Saturday, June 6, 2015

Looking Forward and Back

I suppose we're all at the center of our own stories and from where we stand can gaze backward in time to what we remember and forward to what is yet to come. 

                 

At the beginning of May I went to my youngest granddaughter's birthday party - she was two, born on Cinco de Mayo. Of course she was manic running everywhere on this day just for her. She would only let me hold her for a few seconds before she would squirm to be let down so she could run laughing to her mom or her big brother (he is 5 and knows everything). Her story is just beginning.


At the end of May, my wife and I traveled to Minnesota to spend time with her birth father and his wife. It was magical. They were gracious to us and took us to one of their favorite places an arboretum. As we rode the tram around the acres and acres of flowers I couldn't help watching their faces. They obviously have been on the planet a significantly longer time than either my wife (we're both 64) or myself, seen more, felt more, grieved more. Their reference points are fixed in times that I know only a little about (World War II, Big Bands). Assuming they live the same amount of time as I do,their story is shifted in time about twenty years from mine. Simply put theirs are lives offset from mine but no different in the things that matter.


From Minnesota, my wife and I traveled to Iowa to celebrate the life of her father who died earlier this year. A gardener, we skipped flowers for a basket containing a cabbage, green beans, and cherry tomatoes - all vegetables he grew in his garden when he was able. Each member of the celebration chose a cherry tomato and saluted this wonderful man and told stories of his life. And he did have stories. His time in the war. When he first met my wife's mother. The births of all his children. His life window closed in January. His time to walk on this planet was over. Yet we his offspring remained.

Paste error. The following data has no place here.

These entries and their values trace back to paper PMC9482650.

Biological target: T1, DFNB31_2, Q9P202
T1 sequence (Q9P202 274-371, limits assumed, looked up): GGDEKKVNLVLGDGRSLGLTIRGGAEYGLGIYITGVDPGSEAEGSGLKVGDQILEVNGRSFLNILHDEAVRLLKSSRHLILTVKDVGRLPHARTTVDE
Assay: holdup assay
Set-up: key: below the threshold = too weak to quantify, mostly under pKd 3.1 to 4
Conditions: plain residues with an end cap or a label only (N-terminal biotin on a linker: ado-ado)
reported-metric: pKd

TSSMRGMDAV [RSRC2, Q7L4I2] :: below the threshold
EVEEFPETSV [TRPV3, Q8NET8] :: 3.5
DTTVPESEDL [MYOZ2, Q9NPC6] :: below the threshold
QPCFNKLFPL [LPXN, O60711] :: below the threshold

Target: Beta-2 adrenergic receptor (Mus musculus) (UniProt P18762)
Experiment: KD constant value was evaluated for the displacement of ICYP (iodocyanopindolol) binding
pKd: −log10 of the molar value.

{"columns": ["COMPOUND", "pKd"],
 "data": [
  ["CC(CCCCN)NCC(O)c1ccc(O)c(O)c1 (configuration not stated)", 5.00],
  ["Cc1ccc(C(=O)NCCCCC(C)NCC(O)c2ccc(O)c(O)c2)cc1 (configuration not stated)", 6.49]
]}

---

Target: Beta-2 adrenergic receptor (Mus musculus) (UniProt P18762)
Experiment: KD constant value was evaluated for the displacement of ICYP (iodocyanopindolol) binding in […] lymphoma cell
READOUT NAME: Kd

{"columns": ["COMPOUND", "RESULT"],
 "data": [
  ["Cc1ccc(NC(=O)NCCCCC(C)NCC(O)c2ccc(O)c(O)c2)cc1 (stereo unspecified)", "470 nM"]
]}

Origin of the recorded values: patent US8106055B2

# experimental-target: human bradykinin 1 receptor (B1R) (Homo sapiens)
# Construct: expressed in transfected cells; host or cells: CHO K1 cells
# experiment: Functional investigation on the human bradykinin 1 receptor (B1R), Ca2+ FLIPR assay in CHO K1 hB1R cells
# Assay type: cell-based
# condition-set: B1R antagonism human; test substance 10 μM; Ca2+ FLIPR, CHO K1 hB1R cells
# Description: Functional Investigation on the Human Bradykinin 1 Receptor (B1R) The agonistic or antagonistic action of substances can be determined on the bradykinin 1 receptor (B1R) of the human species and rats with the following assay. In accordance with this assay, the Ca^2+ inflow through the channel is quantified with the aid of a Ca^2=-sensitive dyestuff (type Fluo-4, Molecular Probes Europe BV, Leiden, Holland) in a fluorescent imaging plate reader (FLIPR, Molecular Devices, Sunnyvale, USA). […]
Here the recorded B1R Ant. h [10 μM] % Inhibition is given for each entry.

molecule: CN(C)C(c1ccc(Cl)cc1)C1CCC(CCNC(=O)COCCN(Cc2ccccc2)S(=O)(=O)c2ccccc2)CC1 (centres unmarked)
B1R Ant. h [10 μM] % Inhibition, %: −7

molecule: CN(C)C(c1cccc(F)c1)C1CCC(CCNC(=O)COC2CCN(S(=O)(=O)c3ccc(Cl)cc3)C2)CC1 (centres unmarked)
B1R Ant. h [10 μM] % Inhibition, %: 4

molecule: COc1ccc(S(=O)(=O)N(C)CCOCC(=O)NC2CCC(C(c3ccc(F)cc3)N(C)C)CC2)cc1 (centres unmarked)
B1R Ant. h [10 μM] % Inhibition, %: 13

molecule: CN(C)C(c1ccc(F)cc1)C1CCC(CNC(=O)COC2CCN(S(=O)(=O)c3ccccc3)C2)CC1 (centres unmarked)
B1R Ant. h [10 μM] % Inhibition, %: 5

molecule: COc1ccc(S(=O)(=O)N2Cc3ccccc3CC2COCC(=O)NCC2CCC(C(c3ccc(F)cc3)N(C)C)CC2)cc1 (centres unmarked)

As a mathematician, I have no illusions. The mortality rate for every generation is 100%. I fully intend to enjoy my time to strut upon this planet. I mean to write more books. Hug more grandchildren. Listen to the tales of those older than myself. Smell a flower at an arboretum. But someday, if I'm lucky, I'll move quietly from this plane of existence to another. Others will celebrate my life, perhaps read passages from my books (I would like that). Then they will remain. And that will be okay.





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